In 1994, the National Centre for Social Research and Channel 4 Television collaborated to carry out the first deliberative poll in England. A deliberative poll gathers a large, representative group of individuals who are then educated about a topic (in this instance, criminal justice) by a group of professionals. These individuals also participate in group discussions regarding the information that has been presented to them. Participants' attitudes toward the topic in question are measured both before and after the deliberative poll (Hough and Park 2002).
Prior to the deliberative poll, respondents had quite harsh views of sentencing, had little support for rehabilitation, and did not feel that the police were effective. Over 80% of respondents felt that criminals should receive tougher sentences, and the majority thought that the government should direct its spending and efforts to punishing rather than reforming offenders. Following the deliberative poll, participants tended to adopt more liberal views. There was less support for harsh prison sentences and more emphasis on preventative measures, such as improved security and neighbourhood watch in high crime areas. These changes were still present at the 10-month follow-up interview (Hough and Park 2002).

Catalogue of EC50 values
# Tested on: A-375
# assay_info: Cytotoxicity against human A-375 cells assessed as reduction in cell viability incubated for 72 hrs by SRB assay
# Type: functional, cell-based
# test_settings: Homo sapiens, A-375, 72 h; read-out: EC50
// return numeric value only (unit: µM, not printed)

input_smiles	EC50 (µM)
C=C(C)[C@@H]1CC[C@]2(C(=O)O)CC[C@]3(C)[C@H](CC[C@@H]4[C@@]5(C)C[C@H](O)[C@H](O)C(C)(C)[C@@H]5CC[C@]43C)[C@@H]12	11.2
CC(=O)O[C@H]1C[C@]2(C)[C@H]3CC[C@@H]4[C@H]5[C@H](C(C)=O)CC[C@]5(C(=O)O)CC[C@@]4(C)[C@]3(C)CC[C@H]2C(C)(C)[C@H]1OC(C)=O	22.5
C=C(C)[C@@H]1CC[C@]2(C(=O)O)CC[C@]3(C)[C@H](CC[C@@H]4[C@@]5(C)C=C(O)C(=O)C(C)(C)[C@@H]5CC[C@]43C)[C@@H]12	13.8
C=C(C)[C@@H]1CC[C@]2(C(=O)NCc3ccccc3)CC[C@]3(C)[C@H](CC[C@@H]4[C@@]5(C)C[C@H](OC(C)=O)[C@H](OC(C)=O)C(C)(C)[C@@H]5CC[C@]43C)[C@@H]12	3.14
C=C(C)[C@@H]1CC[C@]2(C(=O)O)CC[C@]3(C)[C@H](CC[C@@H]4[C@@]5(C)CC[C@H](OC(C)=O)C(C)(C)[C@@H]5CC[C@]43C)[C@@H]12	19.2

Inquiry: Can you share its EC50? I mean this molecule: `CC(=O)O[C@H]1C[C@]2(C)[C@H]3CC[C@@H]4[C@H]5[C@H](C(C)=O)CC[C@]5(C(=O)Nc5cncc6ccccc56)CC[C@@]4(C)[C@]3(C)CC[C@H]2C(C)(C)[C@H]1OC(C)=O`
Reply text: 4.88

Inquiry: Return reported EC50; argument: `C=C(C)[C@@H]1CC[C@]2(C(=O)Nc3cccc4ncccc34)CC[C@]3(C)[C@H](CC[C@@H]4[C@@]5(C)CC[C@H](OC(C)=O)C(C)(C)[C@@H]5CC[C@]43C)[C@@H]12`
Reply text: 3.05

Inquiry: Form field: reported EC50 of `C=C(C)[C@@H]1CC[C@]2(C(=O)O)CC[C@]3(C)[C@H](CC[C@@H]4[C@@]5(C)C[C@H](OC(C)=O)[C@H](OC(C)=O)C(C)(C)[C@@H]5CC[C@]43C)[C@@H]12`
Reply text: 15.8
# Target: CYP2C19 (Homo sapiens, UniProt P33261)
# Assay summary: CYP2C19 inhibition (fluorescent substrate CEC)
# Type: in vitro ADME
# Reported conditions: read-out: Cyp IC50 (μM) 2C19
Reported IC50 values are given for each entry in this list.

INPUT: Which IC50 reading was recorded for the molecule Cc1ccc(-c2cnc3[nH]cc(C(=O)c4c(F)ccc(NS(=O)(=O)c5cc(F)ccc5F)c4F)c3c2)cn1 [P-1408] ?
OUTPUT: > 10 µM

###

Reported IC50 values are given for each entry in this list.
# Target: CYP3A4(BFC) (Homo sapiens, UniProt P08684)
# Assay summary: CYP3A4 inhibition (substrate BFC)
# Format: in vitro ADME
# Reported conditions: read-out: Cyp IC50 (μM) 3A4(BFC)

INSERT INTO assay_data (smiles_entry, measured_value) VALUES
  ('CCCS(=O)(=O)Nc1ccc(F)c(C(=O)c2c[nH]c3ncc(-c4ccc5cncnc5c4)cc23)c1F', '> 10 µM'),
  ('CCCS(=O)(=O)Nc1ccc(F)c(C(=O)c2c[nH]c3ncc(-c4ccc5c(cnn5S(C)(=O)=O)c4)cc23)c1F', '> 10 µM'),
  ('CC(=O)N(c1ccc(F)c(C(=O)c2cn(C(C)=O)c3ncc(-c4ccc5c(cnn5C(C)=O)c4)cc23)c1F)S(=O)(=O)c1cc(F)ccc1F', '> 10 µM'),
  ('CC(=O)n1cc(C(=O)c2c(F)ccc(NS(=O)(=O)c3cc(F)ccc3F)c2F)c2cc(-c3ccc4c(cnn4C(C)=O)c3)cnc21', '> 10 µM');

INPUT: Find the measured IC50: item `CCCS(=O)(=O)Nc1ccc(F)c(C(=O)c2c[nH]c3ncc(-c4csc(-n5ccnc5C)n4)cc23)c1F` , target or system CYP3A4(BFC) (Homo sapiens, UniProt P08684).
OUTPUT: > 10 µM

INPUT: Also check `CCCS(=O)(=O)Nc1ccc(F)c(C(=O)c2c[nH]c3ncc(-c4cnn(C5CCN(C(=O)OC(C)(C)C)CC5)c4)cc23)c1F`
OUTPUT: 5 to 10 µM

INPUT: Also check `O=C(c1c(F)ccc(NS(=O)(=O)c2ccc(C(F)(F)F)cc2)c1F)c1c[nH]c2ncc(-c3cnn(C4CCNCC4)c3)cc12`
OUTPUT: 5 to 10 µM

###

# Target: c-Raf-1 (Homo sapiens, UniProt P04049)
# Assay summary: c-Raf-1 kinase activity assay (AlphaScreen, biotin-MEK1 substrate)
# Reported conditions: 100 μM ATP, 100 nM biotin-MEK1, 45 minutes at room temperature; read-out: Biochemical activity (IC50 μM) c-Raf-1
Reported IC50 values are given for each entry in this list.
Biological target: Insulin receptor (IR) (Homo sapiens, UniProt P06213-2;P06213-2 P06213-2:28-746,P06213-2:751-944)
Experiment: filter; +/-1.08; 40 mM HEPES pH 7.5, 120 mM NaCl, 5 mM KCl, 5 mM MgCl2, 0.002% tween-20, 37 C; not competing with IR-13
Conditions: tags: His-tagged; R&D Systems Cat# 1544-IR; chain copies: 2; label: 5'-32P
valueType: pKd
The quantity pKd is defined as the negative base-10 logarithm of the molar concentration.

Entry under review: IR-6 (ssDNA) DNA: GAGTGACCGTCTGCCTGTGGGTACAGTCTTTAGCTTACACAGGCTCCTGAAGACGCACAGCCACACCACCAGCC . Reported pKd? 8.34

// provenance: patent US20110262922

Not surprisingly, the main disadvantage of deliberative polls is that the cost can be prohibitive. One possible way to circumvent this disadvantage is to create standardized materials containing the information presented by the experts at the deliberative poll, such as videos or booklets. In 2000, the British Home Office attempted to increase public confidence in the CJS through three methods: (1) a booklet, (2) a seminar, and (3) a video. Attitudes and knowledge regarding the CJS were assessed via pre and post interviews, with the post interviews occurring several weeks after the study. Participants were administered a questionnaire which asked 11 questions regarding CJS procedures and statistics. On the pre-test, initial knowledge was found to be poor, with the majority of participants answering more than half of the questions incorrectly. All three conditions resulted in a significant increase in knowledge, with the video resulting in the highest increase, and the booklet and seminar resulting in equal knowledge increase; although it should be noted that the higher increase in knowledge in the video condition may be due to the fact that these participants were administered the post-test sooner than the participants in the other conditions. In addition to an increase in knowledge, participants in all three conditions were also found to have more confidence in the CJS as a whole (Mirrlees-Black 2002).